Today’s piece is written by Rebecca Starr. Past assistant director of the Detroit Jewish Federation’s Alliance for Jewish Education, she currently serves as an independent educational consultant and an instructor for Melton, an adult Jewish education program. This article originally appeared in myJewishDetroit, the online community journal of the Jewish Federation of Metropolitan Detroit.
I was raised on a sheep farm in Michigan’s Upper Peninsula, in a small town called Pickford.
This isn’t a phrase you hear very often, especially from a Jewish girl, but nevertheless, it is the life my parents chose for me for the first 18 years of my life.
We lived off of the land. Our farm produced everything we needed to fill our bodies with healthy, wholesome foods and we were deeply connected to the land on which we lived. Our garden produced more vegetables than our freezer could hold and we ate the lamb that we raised.
My connection to food and where it comes from is rooted in my rich past and I am regularly reminded of it as the Passover season approaches.
As we break bread . . . for matzoh
Matzoh (unleavened bread) is the bread of affliction, the lechem oni, or the bread of poverty. The Jewish custom of eating matzoh for seven or eight days (depending on your custom) during the holiday of Passover reminds us that we were once slaves in Egypt. It reminds us that we did not have the resources to diversify or even complete our meals in bondage.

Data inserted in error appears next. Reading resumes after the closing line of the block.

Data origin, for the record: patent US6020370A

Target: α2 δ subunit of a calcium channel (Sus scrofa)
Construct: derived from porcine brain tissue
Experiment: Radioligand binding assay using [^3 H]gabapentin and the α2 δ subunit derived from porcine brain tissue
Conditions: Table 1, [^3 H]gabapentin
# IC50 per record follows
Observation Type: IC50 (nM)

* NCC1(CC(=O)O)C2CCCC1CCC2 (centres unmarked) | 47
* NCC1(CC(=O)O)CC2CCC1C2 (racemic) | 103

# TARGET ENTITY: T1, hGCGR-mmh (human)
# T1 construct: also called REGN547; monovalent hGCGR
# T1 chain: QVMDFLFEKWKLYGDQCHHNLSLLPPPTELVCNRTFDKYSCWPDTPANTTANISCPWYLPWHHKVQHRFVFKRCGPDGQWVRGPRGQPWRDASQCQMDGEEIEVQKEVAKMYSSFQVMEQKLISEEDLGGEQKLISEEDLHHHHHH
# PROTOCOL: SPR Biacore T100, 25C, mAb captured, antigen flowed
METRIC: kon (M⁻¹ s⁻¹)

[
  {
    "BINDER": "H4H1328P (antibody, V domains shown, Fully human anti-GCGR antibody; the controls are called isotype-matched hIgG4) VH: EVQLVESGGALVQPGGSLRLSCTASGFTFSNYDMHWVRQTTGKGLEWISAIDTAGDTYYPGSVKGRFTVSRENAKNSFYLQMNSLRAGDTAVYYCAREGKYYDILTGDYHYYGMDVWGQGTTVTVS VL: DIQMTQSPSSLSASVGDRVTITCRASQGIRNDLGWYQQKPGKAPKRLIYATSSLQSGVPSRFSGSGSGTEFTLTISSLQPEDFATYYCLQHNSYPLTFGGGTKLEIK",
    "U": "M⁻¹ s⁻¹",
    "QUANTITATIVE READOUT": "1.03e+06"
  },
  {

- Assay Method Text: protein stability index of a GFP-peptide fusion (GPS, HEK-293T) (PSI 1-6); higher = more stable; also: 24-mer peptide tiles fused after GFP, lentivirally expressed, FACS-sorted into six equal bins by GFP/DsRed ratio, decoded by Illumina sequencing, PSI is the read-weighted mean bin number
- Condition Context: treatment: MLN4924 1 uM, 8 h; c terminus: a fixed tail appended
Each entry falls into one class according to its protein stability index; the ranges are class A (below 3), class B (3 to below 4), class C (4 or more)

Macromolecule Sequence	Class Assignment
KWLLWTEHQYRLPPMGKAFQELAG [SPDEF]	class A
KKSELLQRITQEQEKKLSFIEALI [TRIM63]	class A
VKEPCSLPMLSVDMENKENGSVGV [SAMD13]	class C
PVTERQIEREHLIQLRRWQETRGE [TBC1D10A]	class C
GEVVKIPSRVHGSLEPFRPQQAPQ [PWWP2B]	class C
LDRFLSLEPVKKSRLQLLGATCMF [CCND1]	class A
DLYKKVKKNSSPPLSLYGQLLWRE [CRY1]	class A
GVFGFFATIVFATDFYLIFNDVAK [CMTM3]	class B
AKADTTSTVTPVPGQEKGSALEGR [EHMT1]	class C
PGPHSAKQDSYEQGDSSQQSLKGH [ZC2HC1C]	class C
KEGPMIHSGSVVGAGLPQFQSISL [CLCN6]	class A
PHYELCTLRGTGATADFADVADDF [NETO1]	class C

The act of eating matzoh takes us back to a place and time when food and freedom were scarce. It is truly amazing that such a simple food can bring such a strong and important message about the journey of the Jewish people. In truth, it also offers a very modern message to us as living in the 21st century.
Bondage takes many forms
Bondage and slavery can present themselves in many forms. The Israelites were literally slaves to the work of Pharaoh, but chains need not be present for us to feel as though we are victims of certain types of injustices today. When we consider the ways in which we access food on a daily basis, we realize quickly that sustainable, healthy, local, fair trade food is extremely difficult to find and even more difficult to find in less affluent areas.
In many ways, we are slaves to a food system that is not just and may even use unfair, illegal or unethical practices to create a product for our grocery store shelves with the single goal of turning a large profit.
The way in which we access food in today’s world looks a lot different than it did even 50 years ago. Local family farms exist, but in smaller numbers; animals are raised in unimaginable conditions that don’t resemble traditional farm habitats at all; agricultural workers are treated and paid unfairly; and food is processed so far from its natural form that it doesn’t resemble real food any longer.
We worry about pesticides and chemicals on a daily basis and we waste unbelievable amounts of food, fuels and resources on production. These are the things that keep me awake at night as I worry about which foods to offer my children and in what state we are leaving the planet for them.
There is no doubt that this message is concerning, and I don’t mean to be an alarmist, but I am hopeful that we can work together to bring about real change. The Passover season is the perfect time to make a commitment to learn more about food justice and sustainability.
Today’s recipe is a vegetable kugel that can be used on Passover because it contains no grain that hasn’t already been baked into matzoh (in this case, in the form of matzoh meal). There are many types of kugel, which simply means pudding. It’s a side dish that is baked and cut into squares for serving.